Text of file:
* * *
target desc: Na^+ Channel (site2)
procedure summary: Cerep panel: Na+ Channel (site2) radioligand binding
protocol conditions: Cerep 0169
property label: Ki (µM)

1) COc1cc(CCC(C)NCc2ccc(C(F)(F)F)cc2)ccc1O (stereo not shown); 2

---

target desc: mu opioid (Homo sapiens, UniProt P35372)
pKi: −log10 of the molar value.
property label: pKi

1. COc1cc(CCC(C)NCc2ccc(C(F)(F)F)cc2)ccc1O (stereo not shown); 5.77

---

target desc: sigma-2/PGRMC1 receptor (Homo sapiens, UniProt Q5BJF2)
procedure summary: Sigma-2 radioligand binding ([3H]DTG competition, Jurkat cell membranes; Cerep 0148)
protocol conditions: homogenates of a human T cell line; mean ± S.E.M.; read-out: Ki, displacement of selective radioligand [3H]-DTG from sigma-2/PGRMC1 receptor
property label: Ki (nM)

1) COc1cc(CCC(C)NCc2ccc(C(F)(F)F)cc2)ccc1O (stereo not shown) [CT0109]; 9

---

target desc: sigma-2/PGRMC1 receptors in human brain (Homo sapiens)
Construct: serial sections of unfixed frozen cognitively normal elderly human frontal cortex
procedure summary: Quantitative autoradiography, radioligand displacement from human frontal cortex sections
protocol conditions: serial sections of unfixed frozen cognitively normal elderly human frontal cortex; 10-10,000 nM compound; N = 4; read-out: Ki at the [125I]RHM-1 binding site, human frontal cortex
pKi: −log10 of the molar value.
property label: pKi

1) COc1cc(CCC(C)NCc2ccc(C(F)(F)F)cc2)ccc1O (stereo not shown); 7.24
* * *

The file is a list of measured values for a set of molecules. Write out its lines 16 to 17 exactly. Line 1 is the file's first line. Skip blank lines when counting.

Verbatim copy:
1) COc1cc(CCC(C)NCc2ccc(C(F)(F)F)cc2)ccc1O (stereo not shown) [CT0109]; 9

---